Dinner that night was at Rabb’s where I had a sublime piece of grilled catfish, managing to resist the fried crawfish. In place of rolls, the waitress brought pistolettes to the table. Just looking at the fat glistening on the outside made me nervous – and sure enough, I was right, they were hot, crunchy on the outside, soft like a muffin inside. I’ve checked out a couple of recipes, and they all seem to start with a stick or two of butter and end with frying in hot oil. Scary.

My hotel had some information about the area around Grambling. There are three universities within about thirty miles of each other. Louisiana Tech is in Ruston, and a branch of Louisiana University at Monroe. The schools are just beginning to cooperate with each other.

I also learned that the town of Grambling had actually grown up around the university and wasn’t incorporated until 1953 even though the school has been there since 1901. The little town seems at this point to be a microcosm of what’s going on in the rest of the country. The mayor is under investigation for ignoring alleged embezzlement of city funds and is fighting with the board of aldermen, which wants her to resign.

The folks down there were complaining about the cold. It was 40 when I arrived and 65 when I left. I told them they get no sympathy from me. It was 5 degrees in Connecticut on Sunday morning and had warmed to a balmy 20 when we were driving to the airport. The northern part of the TV coverage area down there is southern Arkansas, and everyone was in a total panic because an ice storm was bringing down power lines, and causing accidents on glazed roads. We had a little rain and dense fog in the a.m. But that southern sun had burned it all away by the time I left at noon.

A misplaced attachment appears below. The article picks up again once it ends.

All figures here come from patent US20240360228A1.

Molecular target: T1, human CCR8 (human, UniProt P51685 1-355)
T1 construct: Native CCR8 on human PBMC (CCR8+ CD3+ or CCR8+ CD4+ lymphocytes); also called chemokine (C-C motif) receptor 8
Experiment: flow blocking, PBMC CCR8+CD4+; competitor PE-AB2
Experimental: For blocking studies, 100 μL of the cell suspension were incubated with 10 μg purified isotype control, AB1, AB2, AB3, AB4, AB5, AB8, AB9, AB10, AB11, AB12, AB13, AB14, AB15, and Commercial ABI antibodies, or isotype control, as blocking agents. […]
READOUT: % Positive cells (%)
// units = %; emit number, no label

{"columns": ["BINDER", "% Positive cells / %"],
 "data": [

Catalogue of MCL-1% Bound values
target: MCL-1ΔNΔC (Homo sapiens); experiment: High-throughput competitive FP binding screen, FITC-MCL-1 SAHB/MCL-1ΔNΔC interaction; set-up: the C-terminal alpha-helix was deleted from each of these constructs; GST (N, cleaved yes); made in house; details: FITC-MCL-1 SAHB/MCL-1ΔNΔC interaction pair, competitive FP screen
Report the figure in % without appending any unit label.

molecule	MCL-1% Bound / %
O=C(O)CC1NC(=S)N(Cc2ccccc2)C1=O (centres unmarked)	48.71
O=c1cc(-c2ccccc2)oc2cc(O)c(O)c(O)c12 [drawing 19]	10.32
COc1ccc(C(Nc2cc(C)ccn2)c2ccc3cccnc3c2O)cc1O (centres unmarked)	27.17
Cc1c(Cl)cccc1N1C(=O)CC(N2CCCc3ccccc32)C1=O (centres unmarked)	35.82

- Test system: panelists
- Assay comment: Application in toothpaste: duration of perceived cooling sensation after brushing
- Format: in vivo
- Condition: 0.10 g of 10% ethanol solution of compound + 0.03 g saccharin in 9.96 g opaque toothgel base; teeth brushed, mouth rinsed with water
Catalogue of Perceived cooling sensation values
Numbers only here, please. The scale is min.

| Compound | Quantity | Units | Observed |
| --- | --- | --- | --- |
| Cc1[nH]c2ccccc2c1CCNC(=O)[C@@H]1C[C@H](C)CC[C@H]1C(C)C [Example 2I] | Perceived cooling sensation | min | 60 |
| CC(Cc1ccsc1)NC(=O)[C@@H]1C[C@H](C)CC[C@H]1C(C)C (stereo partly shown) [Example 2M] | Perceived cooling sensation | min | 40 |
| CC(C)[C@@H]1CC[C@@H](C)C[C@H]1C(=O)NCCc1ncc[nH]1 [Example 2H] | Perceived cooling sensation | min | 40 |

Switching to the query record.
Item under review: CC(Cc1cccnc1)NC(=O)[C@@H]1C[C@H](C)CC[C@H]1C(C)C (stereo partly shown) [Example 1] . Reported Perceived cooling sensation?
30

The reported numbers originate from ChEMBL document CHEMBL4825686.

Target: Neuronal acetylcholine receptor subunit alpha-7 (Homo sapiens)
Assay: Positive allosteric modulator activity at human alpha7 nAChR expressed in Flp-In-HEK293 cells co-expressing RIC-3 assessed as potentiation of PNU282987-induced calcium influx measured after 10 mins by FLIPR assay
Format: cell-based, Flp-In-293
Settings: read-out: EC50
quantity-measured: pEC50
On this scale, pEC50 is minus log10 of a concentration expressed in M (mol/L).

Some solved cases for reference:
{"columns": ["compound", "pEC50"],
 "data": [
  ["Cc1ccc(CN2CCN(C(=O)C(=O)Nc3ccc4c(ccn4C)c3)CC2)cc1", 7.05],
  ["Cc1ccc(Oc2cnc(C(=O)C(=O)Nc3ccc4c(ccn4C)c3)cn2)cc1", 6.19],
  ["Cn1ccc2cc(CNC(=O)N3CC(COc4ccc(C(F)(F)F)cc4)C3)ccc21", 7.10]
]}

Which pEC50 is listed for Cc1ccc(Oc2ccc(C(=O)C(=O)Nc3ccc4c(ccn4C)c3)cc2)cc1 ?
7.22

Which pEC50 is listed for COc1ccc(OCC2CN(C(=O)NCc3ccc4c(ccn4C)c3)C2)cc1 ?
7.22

The flight from Monroe to Atlanta was late, of course. No reason given this time, and they didn’t announce it until 10 minutes before the scheduled departure time, after everyone had cleared security and left behind the restrooms and all other amenities available at an airport with three gates.

Since I had several hours between flights I wasn’t worried about the late departure and in fact arrived only a half-hour behind schedule. Walked from terminal C to terminal E where my boarding pass had listed the flight to Hartford. It was the best part of the airport experience as this is the international arrivals and departures area with a duty free shop, nice bookstore, a sushi bar (I didn’t indulge), and a man playing the piano in the food court. When I got ready to go to the gate, I began to wonder why I was seeing flights for Amesterdam, British West Indies, etc. Got to the designated gate only to be told that the plane was leaving from Terminal B. Returned and of course by 5:30 they hadn’t started boarding for a 5:50 departure.

Plane left close to on time, but I wound up sitting next to this guy who was too big – too tall and to wide to fit comfortably in one seat, so I was hanging out in the aisle for most of the trip. Flight arrived early, but I had to wait at the airport because Larry had a meeting.